Cullen Post takes the case but soon discovers there are people who do not want Quincy exonerated. They killed one lawyer twenty-two years ago, and they will kill another without a second thought.
Gripping, exciting, this book may prove to be one of Grisham’s most thrilling, most heart-pounding novel.
1-Curious Toys by Elizabeth Hand
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A regular contributor to the Washington Post Book World and The Magazine of Fantasy and Science Fiction, Elizabeth Hand has written Winterlong, Waking the Moon (Tiptree and Mythopoeic Award-Winner), and, among many others, Glimmering. An astounding writer, Elizabeth Hand brings us this October 15th release.
Image Via Amazon
In the summer of 1915, Pin, the fourteen-year-old daughter of a carnival fortune-teller, dresses as a boy and joins a teenage gang that roams the Chicago’s Riverview amusement park, looking for trouble.
She finds it, discovering a ruthless killer who uses the shadows of the dark carnival attractions to conduct his crimes. Witnessing him enter the Hell Gate ride with a young girl, and emerging alone, Pin will be led to iconic outsider artist Henry Darger, a brilliant but seemingly mad man. She’ll have to work with this lunatic to navigate the seedy underbelly of a changing city to uncover a murderer who lurks in the shadow.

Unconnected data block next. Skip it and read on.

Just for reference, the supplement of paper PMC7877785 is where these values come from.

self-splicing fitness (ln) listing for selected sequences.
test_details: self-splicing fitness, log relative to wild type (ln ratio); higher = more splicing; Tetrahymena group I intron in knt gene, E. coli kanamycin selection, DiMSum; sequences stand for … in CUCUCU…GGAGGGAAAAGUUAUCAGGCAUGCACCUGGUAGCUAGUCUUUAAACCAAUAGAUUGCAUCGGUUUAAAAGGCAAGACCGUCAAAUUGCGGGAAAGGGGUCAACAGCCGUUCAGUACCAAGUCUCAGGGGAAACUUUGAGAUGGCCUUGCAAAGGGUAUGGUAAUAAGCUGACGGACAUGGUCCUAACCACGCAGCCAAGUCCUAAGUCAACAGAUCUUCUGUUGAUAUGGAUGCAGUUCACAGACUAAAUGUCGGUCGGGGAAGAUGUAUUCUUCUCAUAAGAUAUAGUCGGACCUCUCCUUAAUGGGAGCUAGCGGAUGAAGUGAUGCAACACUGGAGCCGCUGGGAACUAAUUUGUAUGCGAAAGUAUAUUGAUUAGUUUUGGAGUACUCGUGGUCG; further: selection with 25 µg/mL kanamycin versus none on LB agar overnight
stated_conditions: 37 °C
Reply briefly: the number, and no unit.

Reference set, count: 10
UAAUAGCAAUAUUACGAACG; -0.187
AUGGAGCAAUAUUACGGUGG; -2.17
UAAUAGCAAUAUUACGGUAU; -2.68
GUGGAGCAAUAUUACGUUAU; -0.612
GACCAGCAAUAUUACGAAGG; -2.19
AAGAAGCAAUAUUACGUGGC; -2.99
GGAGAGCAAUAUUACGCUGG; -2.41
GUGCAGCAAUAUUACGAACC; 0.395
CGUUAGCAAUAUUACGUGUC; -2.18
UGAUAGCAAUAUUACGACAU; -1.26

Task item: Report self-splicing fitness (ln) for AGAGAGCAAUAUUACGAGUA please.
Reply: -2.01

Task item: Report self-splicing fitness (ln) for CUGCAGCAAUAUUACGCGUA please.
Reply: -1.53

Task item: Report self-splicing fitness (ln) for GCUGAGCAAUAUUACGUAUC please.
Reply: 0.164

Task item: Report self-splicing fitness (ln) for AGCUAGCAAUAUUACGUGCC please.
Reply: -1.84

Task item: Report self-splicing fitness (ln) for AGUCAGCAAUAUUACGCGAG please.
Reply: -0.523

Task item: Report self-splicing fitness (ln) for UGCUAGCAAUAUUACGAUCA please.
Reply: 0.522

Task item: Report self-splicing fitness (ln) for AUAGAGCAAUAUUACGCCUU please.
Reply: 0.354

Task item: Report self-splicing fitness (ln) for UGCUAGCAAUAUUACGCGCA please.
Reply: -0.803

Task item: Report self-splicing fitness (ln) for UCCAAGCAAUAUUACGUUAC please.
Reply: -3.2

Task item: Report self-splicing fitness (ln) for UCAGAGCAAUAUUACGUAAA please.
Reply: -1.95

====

Beyond your run-of-the-mill thriller, Kirkus Reviews perfectly notes how “Pin is an engaging, courageous heroine, and her musings on gender identity are both poignant and relevant,” and the novel itself is “Richly imaginative and psychologically complex.”
Featured Image Via Wmra, Book Riot, and Amazon
As one of the world’s richest authors, John Grisham is most well-known for his electrifying legal thrillers. In October, he will be returning to his best-known genre and releasing The Rooster Bar.